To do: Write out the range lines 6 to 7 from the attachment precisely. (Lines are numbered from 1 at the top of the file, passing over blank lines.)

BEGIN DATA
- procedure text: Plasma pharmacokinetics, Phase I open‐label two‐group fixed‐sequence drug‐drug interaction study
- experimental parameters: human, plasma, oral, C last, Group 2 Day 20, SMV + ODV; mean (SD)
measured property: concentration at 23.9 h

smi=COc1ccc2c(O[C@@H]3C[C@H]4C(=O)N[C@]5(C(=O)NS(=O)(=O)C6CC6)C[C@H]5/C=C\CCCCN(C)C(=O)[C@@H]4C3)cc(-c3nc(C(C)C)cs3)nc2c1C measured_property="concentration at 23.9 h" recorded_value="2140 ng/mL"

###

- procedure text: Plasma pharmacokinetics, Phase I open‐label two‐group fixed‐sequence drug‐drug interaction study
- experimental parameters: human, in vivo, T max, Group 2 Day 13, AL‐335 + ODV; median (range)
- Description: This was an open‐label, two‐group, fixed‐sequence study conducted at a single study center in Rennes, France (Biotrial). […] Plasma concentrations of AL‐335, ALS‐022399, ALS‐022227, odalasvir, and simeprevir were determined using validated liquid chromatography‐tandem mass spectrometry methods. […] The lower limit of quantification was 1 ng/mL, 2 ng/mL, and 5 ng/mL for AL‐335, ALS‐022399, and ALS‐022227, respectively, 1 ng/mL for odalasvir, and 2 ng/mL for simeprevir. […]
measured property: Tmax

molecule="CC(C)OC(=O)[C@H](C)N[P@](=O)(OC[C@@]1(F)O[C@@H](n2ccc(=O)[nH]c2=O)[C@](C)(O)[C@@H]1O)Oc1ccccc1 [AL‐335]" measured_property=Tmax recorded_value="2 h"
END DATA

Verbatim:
- procedure text: Plasma pharmacokinetics, Phase I open‐label two‐group fixed‐sequence drug‐drug interaction study
- experimental parameters: human, in vivo, T max, Group 2 Day 13, AL‐335 + ODV; median (range)